Tutu Announces Retirement Plans and Thanks South Africans

Tutu Announces Retirement Plans and Thanks South Africans

Ecumenical News International 

by Munyaradzi Makoni 

CAPE TOWN — Nobel Peace Prize laureate Archbishop Desmond Tutu has announced his intention to wind down his public engagements, when he turns 79 in October.

“I think I have done as much as I can, and I really do need time for other things that I have wanted to do,” Tutu told a July 22 media briefing at St George’s Cathedral in Cape Town. He also thanked South Africans for their contribution to the world. 

Tutu became the first black general secretary of the South African Council of Churches in 1978, and then in 1986 the first black Anglican archbishop of Cape Town, a post from which he retired in 1996.

He was awarded the Nobel Peace Prize in 1984 and he chaired South Africa’s Truth and Reconciliation Commission, which investigated human rights violations in the apartheid era.

The archbishop said the time had come to devote his time to quiet reflection, his family and reading.

“I will shut up but sometimes I might not be able to resist,” said Tutu, who is known for his pronouncements on issues of peace and justice the world over.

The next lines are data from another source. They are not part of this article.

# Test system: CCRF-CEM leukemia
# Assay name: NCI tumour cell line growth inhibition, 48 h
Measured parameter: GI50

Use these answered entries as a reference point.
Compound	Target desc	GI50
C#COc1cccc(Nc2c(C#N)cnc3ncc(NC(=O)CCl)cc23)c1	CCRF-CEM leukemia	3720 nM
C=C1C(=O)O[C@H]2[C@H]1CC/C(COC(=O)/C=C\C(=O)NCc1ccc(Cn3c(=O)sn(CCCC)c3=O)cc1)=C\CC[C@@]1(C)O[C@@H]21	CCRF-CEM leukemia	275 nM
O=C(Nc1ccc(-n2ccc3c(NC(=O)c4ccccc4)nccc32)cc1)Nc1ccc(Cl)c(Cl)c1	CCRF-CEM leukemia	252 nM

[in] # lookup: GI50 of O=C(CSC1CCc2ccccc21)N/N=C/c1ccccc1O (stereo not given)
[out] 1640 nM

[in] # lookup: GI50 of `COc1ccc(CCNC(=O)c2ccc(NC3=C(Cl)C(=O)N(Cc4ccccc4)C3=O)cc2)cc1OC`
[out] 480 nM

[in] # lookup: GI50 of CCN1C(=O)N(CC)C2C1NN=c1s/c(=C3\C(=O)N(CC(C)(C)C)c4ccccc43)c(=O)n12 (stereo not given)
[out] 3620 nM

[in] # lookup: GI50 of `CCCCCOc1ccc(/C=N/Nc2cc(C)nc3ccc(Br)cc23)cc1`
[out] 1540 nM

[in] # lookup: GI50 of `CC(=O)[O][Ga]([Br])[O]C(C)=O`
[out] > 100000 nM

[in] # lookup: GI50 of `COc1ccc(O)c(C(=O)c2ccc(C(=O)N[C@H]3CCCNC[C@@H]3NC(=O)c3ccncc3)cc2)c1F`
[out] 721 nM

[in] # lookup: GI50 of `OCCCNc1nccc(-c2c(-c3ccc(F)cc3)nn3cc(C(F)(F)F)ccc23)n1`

He said he would honor all existing appointments but would not add any new engagements to his schedule, and that he would limit his working time to one day a week until his office winds down in February 2011.

Tutu said he will continue working with the Elders — a group of retired statespeople who seek to support peacemaking initiatives and mediate in crises — and supporting the Desmond Tutu Peace Cener. Still, he will step down as chancellor of the University of the Western Cape, and as a representative on the U.N.’s advisory committee on the prevention of genocide.

“Time has now come to slow down, sip Rooibos tea with my wife in the afternoon, watch cricket, and travel to visit children and grandchildren rather than to conferences and conventions and university campuses,” Tutu told journalists. 

In his remarks, he also praised the contribution of South Africans and said he wanted to see a country “that is caring, compassionate, gentle, sharing,”. 

“We surprised ourselves in how we accomplished the World Cup with panache,” he said. “We really are amazing … welcoming the world as we did and being able to be so efficient.”

The retired Anglican cleric said he hoped that South Africa “will become the country we have it in ourselves to become, a caring, not hugely successful, but one in which every South Africans feels they matter.”